‘A full-frontal attack on Roe v. Wade’: Mississippi abortion case heads to Supreme Court

Written by Danielle Chiriguayo, produced by Brian Hardzinski

Today the Supreme Court agreed to take up a challenge to a Mississippi law that bans all abortions after 15 weeks of pregnancy. Loyola Law School professor Jessica Levinson says, “This is a full frontal attack on Roe vs. Wade, and on decisions that say there is a constitutional right to obtain an abortion.” Photo by Shutterstock.

Today the Supreme Court agreed to take up a challenge to a Mississippi  law that bans all abortions after 15 weeks of pregnancy. Former Mississippi Republican Governor Phil Bryant signed it three years ago, but it never went into effect because lower courts blocked it. 

With a new conservative majority on the Supreme Court, this means the landmark 1973 decision Roe v. Wade could be in trouble. The justices will likely hear arguments on this Mississippi case in the fall. 

“This was clearly an attempt to overturn Roe vs. Wade,” says Jessica Levinson, law professor at Loyola Law School. “What [Bryant] was saying is ‘I know this law contravenes Supreme Court precedent,’ meaning ‘I know this law goes against not only the court’s 1973 decision in Roe v. Wade, where they located a right to obtain an abortion in the Constitution, but also the current law, Planned Parenthood v. Casey, the 1992 decision.’”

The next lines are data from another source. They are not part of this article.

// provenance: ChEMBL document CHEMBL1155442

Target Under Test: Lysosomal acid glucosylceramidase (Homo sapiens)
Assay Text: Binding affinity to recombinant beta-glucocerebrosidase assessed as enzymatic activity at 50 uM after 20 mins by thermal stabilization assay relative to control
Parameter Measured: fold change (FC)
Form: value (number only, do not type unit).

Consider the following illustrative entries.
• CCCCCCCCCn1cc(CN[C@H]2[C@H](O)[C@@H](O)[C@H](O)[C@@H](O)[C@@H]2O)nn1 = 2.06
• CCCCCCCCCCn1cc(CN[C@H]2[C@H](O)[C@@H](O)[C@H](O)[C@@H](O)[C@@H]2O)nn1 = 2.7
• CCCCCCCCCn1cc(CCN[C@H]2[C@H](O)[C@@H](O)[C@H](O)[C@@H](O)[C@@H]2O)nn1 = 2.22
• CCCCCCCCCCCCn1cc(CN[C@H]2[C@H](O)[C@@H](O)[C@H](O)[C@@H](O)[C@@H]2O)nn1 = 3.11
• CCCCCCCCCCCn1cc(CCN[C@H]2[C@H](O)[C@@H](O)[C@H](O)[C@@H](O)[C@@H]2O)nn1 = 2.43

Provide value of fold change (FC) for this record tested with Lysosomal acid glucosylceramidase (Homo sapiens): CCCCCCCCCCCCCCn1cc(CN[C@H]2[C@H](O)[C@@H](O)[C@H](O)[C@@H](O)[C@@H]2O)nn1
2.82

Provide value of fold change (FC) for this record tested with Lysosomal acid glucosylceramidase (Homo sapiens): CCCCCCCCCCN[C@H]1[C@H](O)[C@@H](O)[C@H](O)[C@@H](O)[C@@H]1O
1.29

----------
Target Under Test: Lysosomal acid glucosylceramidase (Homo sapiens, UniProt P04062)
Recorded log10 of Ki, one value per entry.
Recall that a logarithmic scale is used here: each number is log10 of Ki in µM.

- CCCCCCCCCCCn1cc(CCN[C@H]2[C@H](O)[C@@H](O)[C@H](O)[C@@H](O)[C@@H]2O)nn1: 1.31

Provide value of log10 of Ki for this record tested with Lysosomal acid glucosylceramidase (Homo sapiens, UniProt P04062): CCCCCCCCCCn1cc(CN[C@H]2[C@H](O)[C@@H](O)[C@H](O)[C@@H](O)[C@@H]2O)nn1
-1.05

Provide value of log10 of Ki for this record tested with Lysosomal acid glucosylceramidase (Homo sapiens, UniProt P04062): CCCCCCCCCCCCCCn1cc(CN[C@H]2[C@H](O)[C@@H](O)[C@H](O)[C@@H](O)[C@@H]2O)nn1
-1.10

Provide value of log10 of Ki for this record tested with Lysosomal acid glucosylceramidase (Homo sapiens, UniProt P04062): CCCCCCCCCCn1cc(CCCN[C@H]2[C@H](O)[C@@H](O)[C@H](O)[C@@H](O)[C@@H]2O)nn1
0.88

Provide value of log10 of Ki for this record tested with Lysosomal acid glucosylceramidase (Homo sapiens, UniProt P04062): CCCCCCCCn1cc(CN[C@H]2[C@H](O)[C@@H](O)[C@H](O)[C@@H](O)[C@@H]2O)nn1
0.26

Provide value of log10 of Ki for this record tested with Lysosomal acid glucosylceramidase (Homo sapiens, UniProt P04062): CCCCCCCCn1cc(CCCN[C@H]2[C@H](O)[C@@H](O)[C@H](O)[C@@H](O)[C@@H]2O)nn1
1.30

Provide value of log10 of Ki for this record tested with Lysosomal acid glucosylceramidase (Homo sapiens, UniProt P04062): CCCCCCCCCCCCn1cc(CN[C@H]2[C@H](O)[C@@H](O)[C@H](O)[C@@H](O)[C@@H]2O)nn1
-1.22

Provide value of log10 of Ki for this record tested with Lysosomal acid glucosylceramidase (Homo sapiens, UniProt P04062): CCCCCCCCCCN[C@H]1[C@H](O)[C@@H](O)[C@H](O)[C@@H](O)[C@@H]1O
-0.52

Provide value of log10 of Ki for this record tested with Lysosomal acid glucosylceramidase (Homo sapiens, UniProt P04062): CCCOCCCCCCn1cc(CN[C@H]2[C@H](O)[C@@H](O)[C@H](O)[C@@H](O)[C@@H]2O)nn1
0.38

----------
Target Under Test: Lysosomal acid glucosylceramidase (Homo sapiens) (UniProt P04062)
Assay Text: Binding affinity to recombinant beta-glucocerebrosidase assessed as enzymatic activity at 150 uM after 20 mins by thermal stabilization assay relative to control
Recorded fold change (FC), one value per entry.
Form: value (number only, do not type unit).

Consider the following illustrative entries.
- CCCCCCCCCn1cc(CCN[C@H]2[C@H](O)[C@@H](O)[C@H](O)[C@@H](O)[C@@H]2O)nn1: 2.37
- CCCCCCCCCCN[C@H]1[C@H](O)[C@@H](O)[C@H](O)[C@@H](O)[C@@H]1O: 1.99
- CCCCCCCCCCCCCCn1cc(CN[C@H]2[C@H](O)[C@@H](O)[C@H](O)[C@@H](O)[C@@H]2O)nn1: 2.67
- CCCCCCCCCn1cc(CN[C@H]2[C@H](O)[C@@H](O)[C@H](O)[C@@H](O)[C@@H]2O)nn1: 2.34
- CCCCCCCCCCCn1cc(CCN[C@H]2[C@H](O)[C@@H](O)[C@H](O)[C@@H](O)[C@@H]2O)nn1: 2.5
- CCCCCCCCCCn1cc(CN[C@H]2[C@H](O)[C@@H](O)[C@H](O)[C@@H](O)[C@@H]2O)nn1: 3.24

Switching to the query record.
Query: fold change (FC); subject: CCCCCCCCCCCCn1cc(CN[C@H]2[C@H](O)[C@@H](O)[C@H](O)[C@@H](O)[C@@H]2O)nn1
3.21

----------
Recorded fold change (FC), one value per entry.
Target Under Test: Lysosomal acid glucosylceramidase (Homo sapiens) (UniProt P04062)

Alice Miranda Ollstein, a health care reporter for Politico, says conservatives are celebrating the move and hoping it’s a sign that the high court will overturn abortion rights precedent. 

She adds, “You are seeing abortion rights supporters really bracing for what they consider the worst, which is the Supreme Court giving a green light to enact these kinds of sweeping bans.”

Levinson points out that if the Supreme Court decided to defer to Roe v. Wade and Planned Parenthood v. Casey, they would not have accepted this case. 

“The fact that the court decided to take a case that the lower court judges have said ‘no this law cannot go into effect,’ I think indicates that they are in fact prepared to overturn Roe and Casey. And it's a very different Supreme Court than it was even 18 months ago. We have not just five conservative members, but six conservative members. If you look at the voting records of the justices on the court, it's just hard to imagine that they would frankly vote any other way.”

She adds, “There's no question about it. This is a full frontal attack on Roe vs. Wade, and on decisions that say there is a constitutional right to obtain an abortion.”

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